As the holidays approach, with their family gatherings, many begin to feel the ache of old emotional wounds. Visits from parents remind one of praise that was never given, accomplishments that were never acknowledged, achievements that were never fully understood.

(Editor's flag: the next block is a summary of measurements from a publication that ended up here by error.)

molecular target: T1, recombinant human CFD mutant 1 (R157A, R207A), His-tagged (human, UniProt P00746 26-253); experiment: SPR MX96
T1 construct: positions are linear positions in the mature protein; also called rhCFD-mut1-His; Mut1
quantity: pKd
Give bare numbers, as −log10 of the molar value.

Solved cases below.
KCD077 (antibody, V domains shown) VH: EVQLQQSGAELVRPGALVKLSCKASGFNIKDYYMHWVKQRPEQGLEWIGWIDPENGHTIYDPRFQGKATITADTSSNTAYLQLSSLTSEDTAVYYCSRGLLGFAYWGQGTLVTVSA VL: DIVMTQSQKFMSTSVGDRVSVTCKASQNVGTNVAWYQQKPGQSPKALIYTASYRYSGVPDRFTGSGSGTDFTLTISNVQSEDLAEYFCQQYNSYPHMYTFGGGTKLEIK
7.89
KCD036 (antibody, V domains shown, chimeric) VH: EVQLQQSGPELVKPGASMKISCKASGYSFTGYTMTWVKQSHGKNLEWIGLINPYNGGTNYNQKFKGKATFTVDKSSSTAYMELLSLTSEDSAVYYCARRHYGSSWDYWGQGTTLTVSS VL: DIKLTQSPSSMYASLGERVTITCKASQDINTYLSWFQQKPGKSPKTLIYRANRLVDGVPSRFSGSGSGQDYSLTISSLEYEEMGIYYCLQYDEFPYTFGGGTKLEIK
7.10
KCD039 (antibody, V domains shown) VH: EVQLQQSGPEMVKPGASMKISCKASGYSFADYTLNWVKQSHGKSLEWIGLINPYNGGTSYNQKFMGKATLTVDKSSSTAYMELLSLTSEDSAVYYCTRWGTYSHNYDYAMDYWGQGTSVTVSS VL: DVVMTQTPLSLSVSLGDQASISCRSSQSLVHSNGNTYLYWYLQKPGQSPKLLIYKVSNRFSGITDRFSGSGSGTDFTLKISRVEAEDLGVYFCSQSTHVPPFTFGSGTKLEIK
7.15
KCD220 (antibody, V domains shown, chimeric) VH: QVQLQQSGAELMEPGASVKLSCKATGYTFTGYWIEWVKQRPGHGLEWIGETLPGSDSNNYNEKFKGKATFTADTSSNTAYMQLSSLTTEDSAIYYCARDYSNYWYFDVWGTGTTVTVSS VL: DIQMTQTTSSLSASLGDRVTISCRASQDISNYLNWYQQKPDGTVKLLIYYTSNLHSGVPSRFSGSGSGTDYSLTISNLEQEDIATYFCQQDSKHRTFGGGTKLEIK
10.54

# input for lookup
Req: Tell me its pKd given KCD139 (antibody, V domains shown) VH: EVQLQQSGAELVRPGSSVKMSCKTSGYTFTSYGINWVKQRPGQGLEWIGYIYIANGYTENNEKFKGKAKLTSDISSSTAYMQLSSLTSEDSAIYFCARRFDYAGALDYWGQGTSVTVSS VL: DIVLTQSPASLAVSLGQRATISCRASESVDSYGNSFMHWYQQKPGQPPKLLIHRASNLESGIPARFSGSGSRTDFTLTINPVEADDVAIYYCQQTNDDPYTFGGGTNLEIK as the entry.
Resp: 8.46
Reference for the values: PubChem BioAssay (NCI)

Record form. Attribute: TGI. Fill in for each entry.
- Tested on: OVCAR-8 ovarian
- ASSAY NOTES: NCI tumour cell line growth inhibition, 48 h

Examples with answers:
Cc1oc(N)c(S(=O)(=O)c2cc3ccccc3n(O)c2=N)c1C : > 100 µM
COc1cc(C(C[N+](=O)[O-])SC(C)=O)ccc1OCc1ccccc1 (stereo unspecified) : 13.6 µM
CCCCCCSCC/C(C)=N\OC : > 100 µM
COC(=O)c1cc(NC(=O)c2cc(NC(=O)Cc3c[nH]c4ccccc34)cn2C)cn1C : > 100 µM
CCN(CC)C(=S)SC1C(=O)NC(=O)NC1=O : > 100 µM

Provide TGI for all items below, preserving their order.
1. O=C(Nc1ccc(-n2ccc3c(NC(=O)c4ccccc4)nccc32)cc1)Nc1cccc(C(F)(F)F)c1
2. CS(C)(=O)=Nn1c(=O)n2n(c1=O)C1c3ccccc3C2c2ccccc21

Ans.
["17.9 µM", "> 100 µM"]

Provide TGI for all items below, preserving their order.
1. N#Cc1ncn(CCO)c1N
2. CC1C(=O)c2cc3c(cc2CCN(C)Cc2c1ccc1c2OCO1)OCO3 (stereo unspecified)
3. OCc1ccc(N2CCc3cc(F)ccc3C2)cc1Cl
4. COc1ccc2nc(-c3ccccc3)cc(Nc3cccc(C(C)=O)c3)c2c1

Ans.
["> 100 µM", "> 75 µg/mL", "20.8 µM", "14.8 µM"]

As the holidays approach, with their family gatherings, many begin to feel the ache of old emotional wounds. Visits from parents remind one of praise that was never given, accomplishments that were never acknowledged, achievements that were never fully understood.Lynn Redgrave can relate. Her brilliant and extremely moving one-woman show “Shakespeare for My Father” is her attempt to turn such feelings into art. It is the story of her relationship with her emotionally distant father, the acclaimed actor Sir Michael Redgrave. Lynn, it seems, barely registered as a blip on her dad’s emotional radar screen; on the day she was born, the event is not even mentioned in his diary. Redgrave traces her family tree and sketches the highlights of her career, along the way doing very sharp impersonations of such luminaries as Noel Coward and Edith Evans. Her show provides theater with plenty to enjoy on that level. The heart of her story, however, is the apparent heartlessness of her late father, which she explores in great detail but without anger. Appropriately, she interweaves her memories with monologues and brief scenes from Shakespeare, the source of Sir Michael’s greatest roles. A memory of reaching out to her father, to no avail, leads into a scene from “Hamlet,” in which the title character reaches out to the ghost of his father, to no avail. A scene depicting her elderly father, his abilities destroyed by Parkinson’s disease, segues into the scene in which Cordelia forgives King Lear. The Redgraves’ father-daughter story is full of cruel ironies, the biggest being that a man who was acclaimed for his emotional expressiveness on stage “disappeared behind his face” at home — a face she calls “impenetrable, emotionless.” No wonder, as a little girl, Lynn would stare at his makeup mirror, wondering if her real father had somehow gotten trapped inside it. In some ways, he was. She reveals that in his recurring nightmare, his face starts to slip off after he applies his stage makeup, leaving a blank slate in place of his eyes, nose and mouth. He clearly feared he did not exist outside of the stage. As a writer, Redgrave has an eye for telling details; as an actress, she manages to transform herself instantly into most any character she chooses (including herself as a child). Her simple costume consists of black pants and a black top; to portray a character, she occasionally augments this with a hat, a scarf or a shawl. There is no set as such; just a couple of trunks, such as the ones her ever-traveling father lived out of, and a lovely portrait of Sir Michael, which is projected onto the wall behind her for much of the show. At the end, Lynn gestures to that photograph, sharing her well-deserved applause with the man who could never acknowledge her talent. It’s a simple gesture that contains layers of emotional complexity and as such, an appropriate way to end this brutally honest but forgiveness-filled show.